The Mystery of Shangri-La: Lost Horizon

A world unseen within the Himalayas, forged by the imagination of James Hilton in Lost Horizon (272 pages). This novel follows a band of foreigners who venture forth into a Himalayan monastery that seems immune to the disease of old age. Numerous residents are mentioned to be over one-hundred years also, specifically a young girl, who has retained her aesthetic beauty for over a decade. Longevity, beautiful vegetation, friendliness of the people all create the picturesque monastery of Shangri-La. In the midst of worldly conflicts back when the book was published in 1933, Shangri-La is the ultimate safe haven from worldly affairs. Lost Horizon focuses on four characters journey through the monastery. Their thoughts upon the monastery, past-life, and decisions to stay or return to the familiar world are all put to the test in Lost Horizon.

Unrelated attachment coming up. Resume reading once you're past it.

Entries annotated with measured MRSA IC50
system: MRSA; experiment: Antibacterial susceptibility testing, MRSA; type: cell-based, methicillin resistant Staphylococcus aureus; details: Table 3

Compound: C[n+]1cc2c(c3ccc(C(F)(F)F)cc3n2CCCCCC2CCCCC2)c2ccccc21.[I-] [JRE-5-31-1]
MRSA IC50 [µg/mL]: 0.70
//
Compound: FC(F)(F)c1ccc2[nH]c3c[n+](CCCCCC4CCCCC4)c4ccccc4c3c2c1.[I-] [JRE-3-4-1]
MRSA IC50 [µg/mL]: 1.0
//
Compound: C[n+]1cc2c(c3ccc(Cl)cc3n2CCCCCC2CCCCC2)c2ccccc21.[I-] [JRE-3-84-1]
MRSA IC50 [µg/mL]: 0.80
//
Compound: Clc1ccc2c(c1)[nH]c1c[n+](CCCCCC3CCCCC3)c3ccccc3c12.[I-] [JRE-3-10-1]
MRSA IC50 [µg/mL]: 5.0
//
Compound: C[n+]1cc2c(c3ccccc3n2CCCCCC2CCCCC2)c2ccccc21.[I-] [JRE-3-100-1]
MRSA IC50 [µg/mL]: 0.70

Fellow utopian readers will find solace in the mythical realm of Shangri-La. It offers a perspective into what the clarity of mind really is: a world high above the clouds, free from mortal quarrels and anxieties. Beauty exists in many forms in this monastery: longevity of youth, freedom from global conflicts, and the picturesque scenery. Each of the four foreigners introduced into the monastery represent a handful of any random candidates: a petty crook, a man convinced to stay in the monastery, a reserved elderly woman, and a man trying to escape back home.

 

James Hilton’s novel influenced the mythical realm of Shangri-La in Far Cry 4, and the city of Zhongdian was officially renamed to Shangri-La in 2001 after being influenced by Hilton’s novel. In the novel there are several incidents where some of the foreigners attempt to escape, but their attempts are often futile, for this monastery is high within the Himalayas and supplies from the outside world are dropped off rarely every other month. Discover the fate of the foreigners and the depth of imagination that Hilton delves into in order to captivate a place that is liberated from human suffering.

 

 

 

 

 

WC: 326

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